"You have to go into the factory, spend time on the floor and understand the auto business," says Sidoti. "I don't know if a lot of women are willing to sign up for that kind of lifestyle."
Still, the era is long gone when there were double takes as a female executive entered a meeting room. And women say they're willing and eager to compete for high-level jobs on the basis of their abilities.
Mary Ann Wright, 43, Ford Motor Co.'s director of sustainable mobility technologies and hybrid vehicle programs, believes women no longer merit special consideration in hiring decisions.
"Women are thrown in with everybody else," Wright says. "What I don't hear in any of our conversations anymore is, 'We better have some women candidates.' There are always women candidates."
Residue of the past
Kim Harris Jones, 45, the Chrysler group's vice president of product finance, believes women are catching up to men on the corporate ladder. But years of statistical domination by males continue to make it tough for women to reach the highest ranks.
It's a numbers game, Harris Jones says. Candidates have been winnowed through the various levels of the promotion process, and there were fewer women to start with. By the time the women survivors reach the upper levels of management, there may only be a handful of qualified women competing against scores of men for the same job. Even if all the candidates are equally qualified, the odds are still in men's favor.
Says Sidoti: "There is just a long ladder, and we started below other folks. So we are still climbing the ladder."
She adds: "We won't have a woman CEO until there are women in the pipeline with manufacturing experience. There are a handful of us in the queue. I have a lot of seats left to sit in before I am considered for a role like that."
Karen Healy, 51, Delphi Corp.'s vice president of corporate affairs, marketing communications and facilities, calls the auto industry "monstrously complex." She feels that the feeder pool of women willing to go through the numerous functions is widening.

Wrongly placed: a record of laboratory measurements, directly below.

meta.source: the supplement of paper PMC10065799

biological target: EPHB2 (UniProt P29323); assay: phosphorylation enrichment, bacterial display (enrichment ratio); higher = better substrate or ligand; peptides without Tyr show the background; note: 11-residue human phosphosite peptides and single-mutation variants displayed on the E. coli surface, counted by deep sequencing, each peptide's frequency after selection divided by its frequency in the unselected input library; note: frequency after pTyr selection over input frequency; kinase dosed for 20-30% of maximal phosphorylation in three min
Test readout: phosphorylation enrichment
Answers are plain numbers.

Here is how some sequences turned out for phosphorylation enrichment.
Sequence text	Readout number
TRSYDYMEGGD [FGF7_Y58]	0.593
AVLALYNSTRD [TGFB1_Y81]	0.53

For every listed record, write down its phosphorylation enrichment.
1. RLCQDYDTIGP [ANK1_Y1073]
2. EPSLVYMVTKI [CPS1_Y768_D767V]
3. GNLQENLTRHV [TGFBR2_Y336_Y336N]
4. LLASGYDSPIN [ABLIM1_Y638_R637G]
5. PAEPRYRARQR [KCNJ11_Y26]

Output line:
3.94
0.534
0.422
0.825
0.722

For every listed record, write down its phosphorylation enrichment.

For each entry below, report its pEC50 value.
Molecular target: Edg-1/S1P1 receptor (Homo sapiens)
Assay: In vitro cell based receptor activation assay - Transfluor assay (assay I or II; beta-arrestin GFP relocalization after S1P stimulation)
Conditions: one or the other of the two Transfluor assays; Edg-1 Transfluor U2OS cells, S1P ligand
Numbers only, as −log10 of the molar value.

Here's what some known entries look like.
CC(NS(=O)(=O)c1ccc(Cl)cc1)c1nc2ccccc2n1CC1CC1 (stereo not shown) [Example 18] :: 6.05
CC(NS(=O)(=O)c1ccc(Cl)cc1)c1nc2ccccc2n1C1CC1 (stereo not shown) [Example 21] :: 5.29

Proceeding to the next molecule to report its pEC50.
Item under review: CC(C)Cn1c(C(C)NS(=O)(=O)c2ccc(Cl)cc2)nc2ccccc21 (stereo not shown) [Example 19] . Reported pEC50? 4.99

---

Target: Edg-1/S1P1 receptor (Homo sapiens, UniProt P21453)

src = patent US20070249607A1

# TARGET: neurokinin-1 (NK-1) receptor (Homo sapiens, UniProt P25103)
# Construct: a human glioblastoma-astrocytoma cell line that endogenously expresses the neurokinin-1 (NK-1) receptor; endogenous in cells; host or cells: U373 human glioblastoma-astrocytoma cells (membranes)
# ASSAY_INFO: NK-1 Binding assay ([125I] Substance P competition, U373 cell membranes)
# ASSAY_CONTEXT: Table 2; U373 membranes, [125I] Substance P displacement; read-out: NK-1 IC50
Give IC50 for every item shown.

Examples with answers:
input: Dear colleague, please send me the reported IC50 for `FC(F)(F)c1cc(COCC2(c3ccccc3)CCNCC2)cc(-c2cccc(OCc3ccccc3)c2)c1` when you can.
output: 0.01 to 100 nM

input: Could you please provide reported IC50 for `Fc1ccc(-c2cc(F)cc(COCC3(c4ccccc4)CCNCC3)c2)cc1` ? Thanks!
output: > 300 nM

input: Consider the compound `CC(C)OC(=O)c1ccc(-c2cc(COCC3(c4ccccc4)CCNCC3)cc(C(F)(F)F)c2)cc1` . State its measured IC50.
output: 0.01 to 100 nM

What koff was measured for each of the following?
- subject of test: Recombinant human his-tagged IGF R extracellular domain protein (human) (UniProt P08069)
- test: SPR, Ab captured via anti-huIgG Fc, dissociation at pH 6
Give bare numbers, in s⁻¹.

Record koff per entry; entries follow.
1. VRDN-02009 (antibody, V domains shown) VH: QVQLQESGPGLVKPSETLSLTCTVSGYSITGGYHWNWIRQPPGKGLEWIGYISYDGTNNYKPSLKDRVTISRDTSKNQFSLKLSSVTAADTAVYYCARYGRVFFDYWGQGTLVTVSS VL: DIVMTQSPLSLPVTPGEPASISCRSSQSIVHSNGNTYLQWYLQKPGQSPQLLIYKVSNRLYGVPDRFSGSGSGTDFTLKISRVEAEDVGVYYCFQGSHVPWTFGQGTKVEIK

"The people sitting in the top chairs tend to have experience in engineering, finance and so on," Healy says. "There haven't been a lot of women in things like finance, engineering and manufacturing. We're getting better, but it's not fast enough."
Then again, neither General Motors CEO Rick Wagoner nor Ford Motor CEO Bill Ford has a strong manufacturing or engineering background.
Barriers still exist
Despite much diversity happy talk by many companies, women still face barriers to advancement. Among them are stereotyping, a lack of role models, inhospitable corporate cultures and exclusion from informal networks, according to a survey by Catalyst, an independent nonprofit research and advisory organization whose goal is to expand opportunities for women at work.
"We don't talk about stereotyping in the workplace, but we all embrace it," says Deborah Soon, Catalyst's vice president of marketing and executive leadership initiatives. "An assertive male leader is an up-and-comer, while a woman with similar tendencies would be a bitch."
Deb Morrissett, vice president of regulatory affairs for the Chrysler group, gets concerned any time someone mentions "the woman thing."